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We Have Company!

As a fairly new teacher blogger, I've been overwhelmed with how openly other teacher bloggers have welcomed me into the fold.  I started this blog as a way to keep my focus on the positive during the most trying times I've ever been a part of as an education professional. Between the amazing connection I've forged with other dedicated educators and my effort to focus on the good stuff, my self-prescribed remedy is totally working.  Enjoy this guest post from one of my new blogging buddies, Charity Preston. It's full of great ideas to keep the positivity on an upswing in your classroom.  Charity is such a great guest, she's already invited me over to her place in return. I will be a guest blogger on Charity's blog on April 19th. 



    Motivating Your Students

     Student recognition in the classroom is a necessity to keep students working their hardest. It becomes easy to overlook the student who is always doing what is expected, and to always notice the child who is misbehaving. But, consciously recognizing students as they achieve great things is vital to motivating children throughout their school career.
     Think about the last time you were praised by your superior. How did it feel? Did you remember whether or not you smiled? Were you then more likely to continue working at that specific something in order to improve it even more? I know I am always grateful when my boss takes notice of something special I have been working on. Make sure your students also have these too-rare experiences. Without them, they are less likely to continue working as hard. Children, in particular, work to please you. Intrinsic motivation only goes so far in school, until extrinsic motivators (positive or negative) take over. Make sure you create those positive choices in each child's frame of reference.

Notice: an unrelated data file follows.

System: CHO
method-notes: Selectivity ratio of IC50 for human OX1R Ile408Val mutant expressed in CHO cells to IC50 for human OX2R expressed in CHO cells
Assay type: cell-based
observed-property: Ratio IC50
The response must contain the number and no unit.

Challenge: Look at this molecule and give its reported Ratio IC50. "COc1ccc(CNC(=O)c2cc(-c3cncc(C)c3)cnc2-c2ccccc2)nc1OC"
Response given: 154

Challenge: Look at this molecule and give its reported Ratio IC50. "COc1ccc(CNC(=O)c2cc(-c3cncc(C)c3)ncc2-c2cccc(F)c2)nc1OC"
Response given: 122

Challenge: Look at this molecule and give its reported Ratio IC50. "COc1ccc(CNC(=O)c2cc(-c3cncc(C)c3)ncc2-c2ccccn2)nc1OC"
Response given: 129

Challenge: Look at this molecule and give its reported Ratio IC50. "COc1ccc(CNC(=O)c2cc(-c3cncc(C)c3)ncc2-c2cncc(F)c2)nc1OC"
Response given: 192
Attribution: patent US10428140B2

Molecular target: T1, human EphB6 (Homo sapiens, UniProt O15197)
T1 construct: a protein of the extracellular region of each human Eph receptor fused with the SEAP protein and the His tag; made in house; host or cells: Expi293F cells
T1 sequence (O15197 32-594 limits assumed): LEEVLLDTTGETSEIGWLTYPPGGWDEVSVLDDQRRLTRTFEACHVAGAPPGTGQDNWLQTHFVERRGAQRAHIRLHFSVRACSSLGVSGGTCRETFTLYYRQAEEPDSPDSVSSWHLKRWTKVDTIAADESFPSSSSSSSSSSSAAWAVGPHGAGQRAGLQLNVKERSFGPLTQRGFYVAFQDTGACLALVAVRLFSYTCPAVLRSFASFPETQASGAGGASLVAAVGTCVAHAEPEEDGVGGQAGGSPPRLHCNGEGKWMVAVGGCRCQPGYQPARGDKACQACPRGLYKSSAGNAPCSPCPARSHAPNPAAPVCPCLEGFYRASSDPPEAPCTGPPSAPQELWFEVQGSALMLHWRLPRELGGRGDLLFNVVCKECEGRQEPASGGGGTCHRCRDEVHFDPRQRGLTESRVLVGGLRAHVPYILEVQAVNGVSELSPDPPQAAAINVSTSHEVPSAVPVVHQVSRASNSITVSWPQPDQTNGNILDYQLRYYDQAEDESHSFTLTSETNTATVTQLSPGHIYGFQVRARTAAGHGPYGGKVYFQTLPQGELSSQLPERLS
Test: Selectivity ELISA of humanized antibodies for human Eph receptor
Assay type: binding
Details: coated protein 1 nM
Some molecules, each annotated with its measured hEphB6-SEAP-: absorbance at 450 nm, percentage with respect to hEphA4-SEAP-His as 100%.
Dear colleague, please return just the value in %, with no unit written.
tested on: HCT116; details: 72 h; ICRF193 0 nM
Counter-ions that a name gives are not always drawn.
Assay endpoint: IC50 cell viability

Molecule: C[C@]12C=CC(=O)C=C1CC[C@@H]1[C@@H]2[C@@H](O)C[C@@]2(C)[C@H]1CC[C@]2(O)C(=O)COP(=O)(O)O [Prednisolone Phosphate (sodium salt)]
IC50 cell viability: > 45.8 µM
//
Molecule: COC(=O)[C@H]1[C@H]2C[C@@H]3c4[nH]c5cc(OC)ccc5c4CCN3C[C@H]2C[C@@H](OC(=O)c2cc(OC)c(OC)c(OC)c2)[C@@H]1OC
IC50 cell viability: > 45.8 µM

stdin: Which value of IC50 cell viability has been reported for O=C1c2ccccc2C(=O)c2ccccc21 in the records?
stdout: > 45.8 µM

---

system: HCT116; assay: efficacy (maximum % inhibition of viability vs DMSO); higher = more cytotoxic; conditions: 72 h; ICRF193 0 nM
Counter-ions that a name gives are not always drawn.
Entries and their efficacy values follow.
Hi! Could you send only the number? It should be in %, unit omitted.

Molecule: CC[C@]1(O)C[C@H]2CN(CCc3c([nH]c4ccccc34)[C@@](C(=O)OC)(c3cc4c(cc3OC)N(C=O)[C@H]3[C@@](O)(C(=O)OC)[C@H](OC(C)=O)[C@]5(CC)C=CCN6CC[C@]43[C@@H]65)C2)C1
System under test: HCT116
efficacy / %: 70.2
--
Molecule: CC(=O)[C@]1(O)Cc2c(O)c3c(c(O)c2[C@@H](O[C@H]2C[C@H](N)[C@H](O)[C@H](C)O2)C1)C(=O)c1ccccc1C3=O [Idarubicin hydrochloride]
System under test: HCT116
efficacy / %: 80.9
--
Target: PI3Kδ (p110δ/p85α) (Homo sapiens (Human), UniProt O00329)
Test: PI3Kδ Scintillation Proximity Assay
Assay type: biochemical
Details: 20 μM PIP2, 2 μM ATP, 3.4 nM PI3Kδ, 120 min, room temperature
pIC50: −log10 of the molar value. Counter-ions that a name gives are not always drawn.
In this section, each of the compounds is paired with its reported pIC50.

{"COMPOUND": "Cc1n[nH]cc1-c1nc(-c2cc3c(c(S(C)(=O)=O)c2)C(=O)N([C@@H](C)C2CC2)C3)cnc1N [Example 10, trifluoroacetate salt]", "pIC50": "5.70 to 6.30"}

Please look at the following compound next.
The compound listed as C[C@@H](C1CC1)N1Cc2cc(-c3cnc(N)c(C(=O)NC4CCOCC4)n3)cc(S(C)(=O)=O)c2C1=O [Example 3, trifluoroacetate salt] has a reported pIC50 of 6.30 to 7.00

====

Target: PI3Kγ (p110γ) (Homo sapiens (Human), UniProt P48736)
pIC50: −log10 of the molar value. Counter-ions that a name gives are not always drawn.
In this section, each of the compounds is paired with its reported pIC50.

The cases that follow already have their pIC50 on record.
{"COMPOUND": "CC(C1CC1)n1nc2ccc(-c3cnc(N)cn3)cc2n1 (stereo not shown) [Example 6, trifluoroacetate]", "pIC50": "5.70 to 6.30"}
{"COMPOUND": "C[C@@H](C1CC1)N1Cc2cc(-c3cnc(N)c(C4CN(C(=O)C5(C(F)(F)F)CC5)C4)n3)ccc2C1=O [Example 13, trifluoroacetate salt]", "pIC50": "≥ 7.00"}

Take a class roster quickly this week and start noting what talent(s) each child is particularly good at, or has been working extra hard at accomplishing. At first, the list will be easy - you always have shining stars. On the opposite end of the spectrum, you will also easily be able to jot down how behavior students have made strides at certain things because they tend to take up so much of your time. But, the middle-of-the-road students become more challenging. These are the students you want to zone in on because they are the students that typically get overlooked. They are not star students, but they also are not time-consuming behavior issues either. You may really have to work hard throughout the week to notice talents that you may have not seen before.
     By focusing in on all students, you will have a complete list of subjects or talents from which to recognize each individual in your class. You can then make it be a special awards day, complete with a party. Or do something simple like make a call home or send a note. Whatever way you choose to celebrate, every student will feel special and continue to want to please. Extrinsic or intrinsic, as long as they feel good, that is all that matters.

Charity L. Preston is an author, teacher, and parent. Most importantly, she is an educator in all roles. The ability to teach someone something new is a gift that few truly appreciate. Visit her now at http://www.theorganizedclassroomblog.com or at her facebook fan page at http://www.facebook.com/TheOrganizedClassroomBlog to sign up for a free newsletter that offers free downloadable classroom resources every month delivered right to your inbox! Check it out now!

1 comment:

  1. I love all the collaboration between the teachers who blog and those new friends we have made at TeachersPayTeachers.com. Isn't it just like teachers to help one another out like this? Thanks everyone!

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